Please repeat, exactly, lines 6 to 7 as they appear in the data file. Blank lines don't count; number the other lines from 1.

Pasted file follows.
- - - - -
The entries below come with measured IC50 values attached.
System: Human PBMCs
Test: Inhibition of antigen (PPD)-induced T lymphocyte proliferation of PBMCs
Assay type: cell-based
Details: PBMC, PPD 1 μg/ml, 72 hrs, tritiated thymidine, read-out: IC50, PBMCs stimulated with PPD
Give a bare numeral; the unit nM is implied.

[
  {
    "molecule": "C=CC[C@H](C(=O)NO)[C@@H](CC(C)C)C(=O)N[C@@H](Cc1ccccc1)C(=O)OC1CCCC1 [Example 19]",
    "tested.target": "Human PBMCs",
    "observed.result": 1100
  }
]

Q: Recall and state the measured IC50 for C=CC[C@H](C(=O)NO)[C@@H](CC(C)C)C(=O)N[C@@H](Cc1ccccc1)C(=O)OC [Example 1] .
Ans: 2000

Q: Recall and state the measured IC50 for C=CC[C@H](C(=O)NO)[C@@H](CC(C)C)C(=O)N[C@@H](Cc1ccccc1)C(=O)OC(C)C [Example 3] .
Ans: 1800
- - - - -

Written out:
Give a bare numeral; the unit nM is implied.

[